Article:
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Author Topic: Lancashire Sunsets  (Read 696 times)
ned.ward
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Ned Ward - Eternal Apprentice, I'm keen to learn.


« on: October 26, 2013, 06:55:28 AM »
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I'm an amateur and new to this forum. Looking to learn and improve my current standard. This site has a great reputation as a learning resource and there is an abundance of knowledge available.

Advice, comments welcome. Is this the right place for that?

Cheers
Ned Ward
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Christoph C. Feldhaim
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« Reply #1 on: October 26, 2013, 07:06:19 AM »
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Hi Ned,

asking for critique and comments:
We have "A place for reasoned and civilized discussion about user submitted photographs" in the "User Critiques" forum.

I could easily connect to the second image - nice composition and it tells a little story about the tides.
The first doesn't do much to me, I believe there is more potential in the scene.

Welcome aboard and have fun!

Cheers
~Chris
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ned.ward
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« Reply #2 on: October 26, 2013, 10:13:57 AM »
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Thanks Chris
Ned
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Slobodan Blagojevic
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« Reply #3 on: October 26, 2013, 11:34:43 AM »
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Welcome, Ned!

Both are competent images (a compliment).

By "competent" I mean they are shot and processed with no apparent faults, indicating you knew what you were doing. Highlights are reasonably well controlled, shadows are not opened too much. Composition is classical. The sun was caught just at the right moment. Anything else that I (or others) might not like seems like a result of your deliberate choice, ie, not by mistake or ignorance, thus shall be respected as such (well, at least by me).

Well done for the intro post and let's see some more.

P.S. Love your signature!
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Dave (Isle of Skye)
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« Reply #4 on: October 26, 2013, 01:35:27 PM »
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Hi Ned, welcome aboard.

I agree with everything said above, the only extra advice I would give you would be keep the ultra thin border, but go for black instead of white, white sort of bleeds out the edges of the shot slightly (for me at least), but that is my preference I suppose and so it might not be yours and of course that is just fine. Also I think these shots may be handheld, as there seems to be the tiniest bit of softness in certain areas of the images, so if I am right and they are handheld, then I would advise the purchase and use of a good tripod for all your work - yes I know, they are cumbersome and annoying to carry around and also you can feel a bit of prat when you first start using one in public, but for all your work and especially for lowlight shots like these, if you want to get that ultra sharp clarity of detail throughout the shot, then you simply cannot beat using a good solid tripod. In fact I would go as far as to say that using a good tripod, is the single easiest way to massively improve your photography in one easy step.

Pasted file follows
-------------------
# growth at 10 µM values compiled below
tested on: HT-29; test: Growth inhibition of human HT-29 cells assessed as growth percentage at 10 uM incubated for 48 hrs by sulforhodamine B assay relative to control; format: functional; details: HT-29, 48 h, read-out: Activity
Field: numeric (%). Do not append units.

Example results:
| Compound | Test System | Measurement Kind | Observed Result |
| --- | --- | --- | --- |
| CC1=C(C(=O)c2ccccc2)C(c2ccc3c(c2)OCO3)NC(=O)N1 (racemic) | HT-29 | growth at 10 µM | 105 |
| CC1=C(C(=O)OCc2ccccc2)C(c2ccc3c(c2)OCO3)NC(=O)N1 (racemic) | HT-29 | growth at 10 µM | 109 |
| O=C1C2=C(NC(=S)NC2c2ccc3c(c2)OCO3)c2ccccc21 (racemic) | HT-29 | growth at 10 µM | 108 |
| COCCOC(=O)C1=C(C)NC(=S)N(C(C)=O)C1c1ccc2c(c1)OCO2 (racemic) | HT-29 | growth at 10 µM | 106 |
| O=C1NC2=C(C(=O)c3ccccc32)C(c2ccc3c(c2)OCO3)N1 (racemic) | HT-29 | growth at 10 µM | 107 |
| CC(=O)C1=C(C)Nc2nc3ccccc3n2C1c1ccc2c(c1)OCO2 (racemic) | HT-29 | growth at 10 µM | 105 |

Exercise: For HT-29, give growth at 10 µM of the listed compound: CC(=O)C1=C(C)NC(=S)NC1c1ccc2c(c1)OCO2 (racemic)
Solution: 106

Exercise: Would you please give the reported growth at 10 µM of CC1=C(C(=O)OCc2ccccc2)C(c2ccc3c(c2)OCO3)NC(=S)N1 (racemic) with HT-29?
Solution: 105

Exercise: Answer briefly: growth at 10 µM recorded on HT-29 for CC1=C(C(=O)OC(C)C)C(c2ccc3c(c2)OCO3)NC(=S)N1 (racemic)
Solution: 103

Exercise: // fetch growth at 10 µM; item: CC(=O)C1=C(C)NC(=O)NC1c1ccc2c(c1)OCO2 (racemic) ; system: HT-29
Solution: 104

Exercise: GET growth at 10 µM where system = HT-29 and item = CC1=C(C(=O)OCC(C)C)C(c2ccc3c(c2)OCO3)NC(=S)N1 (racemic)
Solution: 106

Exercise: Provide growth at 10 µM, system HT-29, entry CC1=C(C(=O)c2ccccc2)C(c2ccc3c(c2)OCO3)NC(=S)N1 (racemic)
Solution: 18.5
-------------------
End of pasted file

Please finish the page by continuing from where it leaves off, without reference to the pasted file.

If they were taken using a tripod and it is just my screen or the jpg compression that has introduced a little softness, then please accept my apologies and totally ignore the above.

 Smiley

Dave
« Last Edit: October 26, 2013, 01:39:28 PM by Dave (Isle of Skye) » Logged

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ned.ward
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« Reply #5 on: October 26, 2013, 04:04:03 PM »
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Slobodan,
Thanks for the welcome. I'm looking for good old fashioned honesty when I submit for critique or comment. As long as there is reasoned judgement I'm not too fragile. Most of what I shoot is deliberate although I can honestly say there isn't one image I wouldn't change. Its a curse, or maybe lack of confidence. I do make mistakes on an epic scale though.

I have recently been experimenting with White Balance manipulation but the results in some cases are literally unbelievable in my narrow experience. If I can pluck the courage I'll post one.  I'll also try to be a good forum member. Glad you like the signature, and thanks for taking time to comment.

Cheers
Ned





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ned.ward
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« Reply #6 on: October 26, 2013, 04:13:53 PM »
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Hi Dave,
Thank you for the advice its well received. I was using a tripod for both shots they seem sharp here but I'll check to see if there is softness. I use a tripod and with shots like these long exposures use the timer. However its not beyond the bounds of possibility that in the ceaseless wind we have endured for what seems like years, (although the summer was good) I may have not anchored properly. Another explanation is not focusing in the right place in frame to get front to back sharpness. Normally I'll aim about 1/3rd in for these type shot but probably don't always conform. Like you say could dust be compression. No need to apologise I grateful you mentioned it.

I have a shot of Kilt Rock Falls I think its called. The composition must be exactly the same for countless tourists that go to wonderful Skye. As you know without a boat there's only one shot?

Cheers
Ned
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